Ditto the headline-grabbing Sydney and Melbourne housing prices. Sydney is down 10 per cent or so in 2018, but only after going through the roof in the few years before.
Over any sort of decent time frame, those fortunate enough to own Sydney housing have done quite nicely and now it’s becoming more affordable for those who haven’t.
It’s nonetheless depressing for people who bought at the top of this particular cycle. History says Sydney’s froth tends to be blown off, prices eventually stabilise and then prove to be a reliable source of long-term, tax-efficient asset growth.
For owner-occupiers, there’s still the security of ownership and the forced saving involved in servicing a mortgage. And, eventually, most of us will need to own a home to be able to sell it to afford good aged care.
For investors, hey, it’s called risk/reward. You pay your money and take your chances. Don’t go whingeing because you bought at the peak – you weren’t complaining when you bought at the cycle lows.
The Aussie dollar? Yes, it started the year above 78 US cents, ran higher than 81 and is now approaching 70. That’s unfortunate for those lucky enough to be heading off for an overseas holiday, but it’s actually good for the nation. A cheaper dollar cushions us from lower commodity prices, makes our exports and services more desirable, and helps drive profits and employment growth. Again, no whingeing.
Australian politics? That, too, passes. The Coalition’s death wish is playing out. Malcolm Turnbull was a disappointment for the pragmatic centre of Australian politics – the people who aren’t blindly wedded to any ideology – but the Scott Morrison Stunt Show is making Turnbull look better all the time.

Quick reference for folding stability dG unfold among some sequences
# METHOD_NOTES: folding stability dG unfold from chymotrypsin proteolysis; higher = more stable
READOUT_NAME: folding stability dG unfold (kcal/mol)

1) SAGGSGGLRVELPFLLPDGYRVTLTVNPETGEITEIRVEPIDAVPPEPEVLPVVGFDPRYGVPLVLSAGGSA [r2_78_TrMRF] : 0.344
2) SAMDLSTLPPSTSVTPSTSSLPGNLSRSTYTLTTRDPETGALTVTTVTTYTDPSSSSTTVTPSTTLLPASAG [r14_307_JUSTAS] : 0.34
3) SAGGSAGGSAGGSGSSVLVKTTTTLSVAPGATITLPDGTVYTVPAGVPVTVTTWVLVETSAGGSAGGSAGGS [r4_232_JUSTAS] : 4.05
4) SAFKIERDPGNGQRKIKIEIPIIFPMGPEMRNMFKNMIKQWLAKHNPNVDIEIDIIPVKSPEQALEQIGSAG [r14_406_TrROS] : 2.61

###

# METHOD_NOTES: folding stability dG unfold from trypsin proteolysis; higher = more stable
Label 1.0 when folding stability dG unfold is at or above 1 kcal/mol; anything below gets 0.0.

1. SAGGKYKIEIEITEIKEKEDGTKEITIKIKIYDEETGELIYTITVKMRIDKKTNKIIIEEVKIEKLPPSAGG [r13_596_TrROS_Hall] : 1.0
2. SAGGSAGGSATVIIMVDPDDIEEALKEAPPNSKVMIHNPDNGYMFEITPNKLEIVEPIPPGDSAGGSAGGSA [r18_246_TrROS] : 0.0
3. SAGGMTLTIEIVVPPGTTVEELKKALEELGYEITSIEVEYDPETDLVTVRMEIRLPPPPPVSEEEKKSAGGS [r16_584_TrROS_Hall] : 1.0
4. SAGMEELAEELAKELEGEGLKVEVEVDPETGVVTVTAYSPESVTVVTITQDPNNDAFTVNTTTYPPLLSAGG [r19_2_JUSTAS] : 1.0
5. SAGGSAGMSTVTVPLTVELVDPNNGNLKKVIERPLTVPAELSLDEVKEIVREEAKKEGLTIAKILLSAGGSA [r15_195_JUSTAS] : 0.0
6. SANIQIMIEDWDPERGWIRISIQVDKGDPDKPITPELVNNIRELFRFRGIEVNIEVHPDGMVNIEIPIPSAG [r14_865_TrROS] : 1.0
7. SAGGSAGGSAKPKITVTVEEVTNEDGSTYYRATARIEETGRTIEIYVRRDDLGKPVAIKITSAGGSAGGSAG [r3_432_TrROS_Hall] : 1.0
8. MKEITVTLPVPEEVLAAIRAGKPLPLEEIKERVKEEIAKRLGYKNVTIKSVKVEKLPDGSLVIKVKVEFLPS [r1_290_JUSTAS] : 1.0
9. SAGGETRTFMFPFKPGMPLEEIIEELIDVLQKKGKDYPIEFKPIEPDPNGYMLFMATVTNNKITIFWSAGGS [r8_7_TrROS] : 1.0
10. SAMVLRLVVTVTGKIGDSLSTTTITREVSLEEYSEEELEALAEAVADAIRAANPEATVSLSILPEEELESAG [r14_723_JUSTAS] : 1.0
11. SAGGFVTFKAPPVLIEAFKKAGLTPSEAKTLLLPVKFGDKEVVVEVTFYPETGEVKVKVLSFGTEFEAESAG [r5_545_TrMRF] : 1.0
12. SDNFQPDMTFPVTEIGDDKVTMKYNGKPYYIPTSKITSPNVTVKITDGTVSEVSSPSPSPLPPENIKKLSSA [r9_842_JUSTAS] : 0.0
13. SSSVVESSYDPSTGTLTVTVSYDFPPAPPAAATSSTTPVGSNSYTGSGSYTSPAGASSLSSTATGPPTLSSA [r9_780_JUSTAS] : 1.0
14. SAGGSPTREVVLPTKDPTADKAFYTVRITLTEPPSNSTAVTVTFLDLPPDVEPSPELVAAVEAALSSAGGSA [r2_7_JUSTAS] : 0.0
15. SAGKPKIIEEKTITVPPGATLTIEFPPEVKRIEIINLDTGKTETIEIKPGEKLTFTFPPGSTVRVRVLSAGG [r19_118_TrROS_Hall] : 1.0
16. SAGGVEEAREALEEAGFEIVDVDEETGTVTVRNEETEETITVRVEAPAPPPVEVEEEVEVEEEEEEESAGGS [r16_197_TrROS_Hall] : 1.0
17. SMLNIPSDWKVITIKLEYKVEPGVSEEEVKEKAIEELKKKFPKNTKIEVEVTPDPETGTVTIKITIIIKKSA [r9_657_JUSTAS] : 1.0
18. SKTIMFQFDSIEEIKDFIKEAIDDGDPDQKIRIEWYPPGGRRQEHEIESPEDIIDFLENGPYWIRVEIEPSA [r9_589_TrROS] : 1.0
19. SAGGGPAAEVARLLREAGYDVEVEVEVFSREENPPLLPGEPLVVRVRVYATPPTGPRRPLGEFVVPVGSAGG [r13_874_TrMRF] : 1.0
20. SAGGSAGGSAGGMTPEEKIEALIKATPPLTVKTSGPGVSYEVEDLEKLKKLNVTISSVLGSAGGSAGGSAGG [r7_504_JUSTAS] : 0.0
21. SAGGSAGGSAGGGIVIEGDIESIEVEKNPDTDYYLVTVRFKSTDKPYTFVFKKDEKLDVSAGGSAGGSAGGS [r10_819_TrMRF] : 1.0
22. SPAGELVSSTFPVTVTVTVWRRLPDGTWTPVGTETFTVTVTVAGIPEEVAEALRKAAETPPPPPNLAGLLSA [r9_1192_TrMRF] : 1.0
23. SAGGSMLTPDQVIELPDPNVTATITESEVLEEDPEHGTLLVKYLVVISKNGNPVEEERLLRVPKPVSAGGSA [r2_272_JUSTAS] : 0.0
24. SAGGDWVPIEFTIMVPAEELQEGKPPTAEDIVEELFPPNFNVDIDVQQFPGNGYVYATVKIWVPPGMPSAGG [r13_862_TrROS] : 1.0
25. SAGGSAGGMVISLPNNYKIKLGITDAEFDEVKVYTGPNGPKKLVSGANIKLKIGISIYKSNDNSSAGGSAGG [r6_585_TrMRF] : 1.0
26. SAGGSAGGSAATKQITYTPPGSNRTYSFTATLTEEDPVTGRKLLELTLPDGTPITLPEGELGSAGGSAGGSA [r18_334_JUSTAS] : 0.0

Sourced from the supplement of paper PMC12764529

I’ve written before that I stumbled on an interesting balance on the night of the 2016 election. If you accept that Australia entered the modern era with the election of the Whitlam government in 1972, from ’72 to 2016 we’ve had roughly 22 years each of Labor and Liberal prime ministers.
One mob leans a little one way, the other mob leans a little the other way. When either side leans too much, the pragmatic centres brings it back again through the ballot box. According to all the polls, the next election will restore the balance. By 2022, it looks like we’ll have had 25 years of Labor and 25 years of Coalition governments since 1972.
And the end result of that remains a fantastic country. It’s not as good as it could be, not as good as it should be, but there are few equal and, for mine, none better.
Contrary to what the more obnoxious windbags pretend, our world doesn’t end when our governments change. The Coalition has descended into an embarrassing rabble, still involved in a civil war, still without a credible vision, still without leadership. The other mob will have a go next and we’ll all survive the Coalition’s fall.
We have genuine challenges and need to be much smarter about how we try to meet them. With all our good fortune, we owe it to our present and future community to do better, to be less selfish in our policy goals and strive instead for what should be best for the nation.
That would be a good New Year’s resolution.
As for the cricket and the Wallabies – buggered if I know.